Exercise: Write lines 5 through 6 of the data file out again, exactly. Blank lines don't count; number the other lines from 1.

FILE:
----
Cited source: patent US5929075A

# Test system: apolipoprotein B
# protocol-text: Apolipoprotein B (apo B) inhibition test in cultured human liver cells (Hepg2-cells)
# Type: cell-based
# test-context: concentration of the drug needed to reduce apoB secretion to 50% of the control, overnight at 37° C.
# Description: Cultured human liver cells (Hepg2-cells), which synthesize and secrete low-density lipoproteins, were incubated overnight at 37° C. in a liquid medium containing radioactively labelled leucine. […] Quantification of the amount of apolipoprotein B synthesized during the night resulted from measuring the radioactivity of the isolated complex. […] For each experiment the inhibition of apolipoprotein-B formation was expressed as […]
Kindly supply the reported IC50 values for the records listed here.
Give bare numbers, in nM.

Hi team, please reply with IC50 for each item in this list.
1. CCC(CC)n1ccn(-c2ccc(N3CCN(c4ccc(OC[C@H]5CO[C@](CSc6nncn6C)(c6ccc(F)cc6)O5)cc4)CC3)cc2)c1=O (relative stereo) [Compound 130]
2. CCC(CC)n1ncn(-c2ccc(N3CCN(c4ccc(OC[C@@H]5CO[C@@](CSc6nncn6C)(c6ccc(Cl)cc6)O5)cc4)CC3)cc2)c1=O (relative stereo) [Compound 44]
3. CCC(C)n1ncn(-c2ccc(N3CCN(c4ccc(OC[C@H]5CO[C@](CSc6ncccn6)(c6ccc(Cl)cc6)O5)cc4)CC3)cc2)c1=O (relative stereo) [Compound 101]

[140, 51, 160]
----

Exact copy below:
# test-context: concentration of the drug needed to reduce apoB secretion to 50% of the control, overnight at 37° C.
# Description: Cultured human liver cells (Hepg2-cells), which synthesize and secrete low-density lipoproteins, were incubated overnight at 37° C. in a liquid medium containing radioactively labelled leucine. […] Quantification of the amount of apolipoprotein B synthesized during the night resulted from measuring the radioactivity of the isolated complex. […] For each experiment the inhibition of apolipoprotein-B formation was expressed as […]